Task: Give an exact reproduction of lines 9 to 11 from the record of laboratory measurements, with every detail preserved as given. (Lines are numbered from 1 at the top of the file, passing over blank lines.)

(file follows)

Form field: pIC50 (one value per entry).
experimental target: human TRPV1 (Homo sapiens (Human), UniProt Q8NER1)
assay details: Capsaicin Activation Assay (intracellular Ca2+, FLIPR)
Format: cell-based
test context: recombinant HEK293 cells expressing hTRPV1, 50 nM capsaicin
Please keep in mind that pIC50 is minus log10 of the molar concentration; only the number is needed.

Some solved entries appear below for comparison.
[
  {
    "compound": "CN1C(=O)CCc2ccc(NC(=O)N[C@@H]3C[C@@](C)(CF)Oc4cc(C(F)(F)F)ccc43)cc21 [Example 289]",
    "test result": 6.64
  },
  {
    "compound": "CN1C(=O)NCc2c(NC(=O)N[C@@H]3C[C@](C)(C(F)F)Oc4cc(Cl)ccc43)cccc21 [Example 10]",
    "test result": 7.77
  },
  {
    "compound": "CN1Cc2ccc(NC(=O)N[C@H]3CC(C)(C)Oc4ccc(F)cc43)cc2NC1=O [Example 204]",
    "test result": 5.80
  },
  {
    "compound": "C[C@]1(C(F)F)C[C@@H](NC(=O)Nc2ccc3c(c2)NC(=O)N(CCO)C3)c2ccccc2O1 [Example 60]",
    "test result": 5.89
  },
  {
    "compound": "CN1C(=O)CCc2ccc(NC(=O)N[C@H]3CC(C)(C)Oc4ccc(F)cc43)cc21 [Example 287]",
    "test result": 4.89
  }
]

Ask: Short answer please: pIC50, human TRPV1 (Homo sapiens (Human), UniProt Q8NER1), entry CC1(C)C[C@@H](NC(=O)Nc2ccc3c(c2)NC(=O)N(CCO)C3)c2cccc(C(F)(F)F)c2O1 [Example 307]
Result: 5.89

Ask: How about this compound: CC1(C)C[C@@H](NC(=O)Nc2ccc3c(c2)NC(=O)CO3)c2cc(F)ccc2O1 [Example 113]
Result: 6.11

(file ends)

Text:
  {
    "compound": "CN1C(=O)CCc2ccc(NC(=O)N[C@@H]3C[C@@](C)(CF)Oc4cc(C(F)(F)F)ccc43)cc21 [Example 289]",
    "test result": 6.64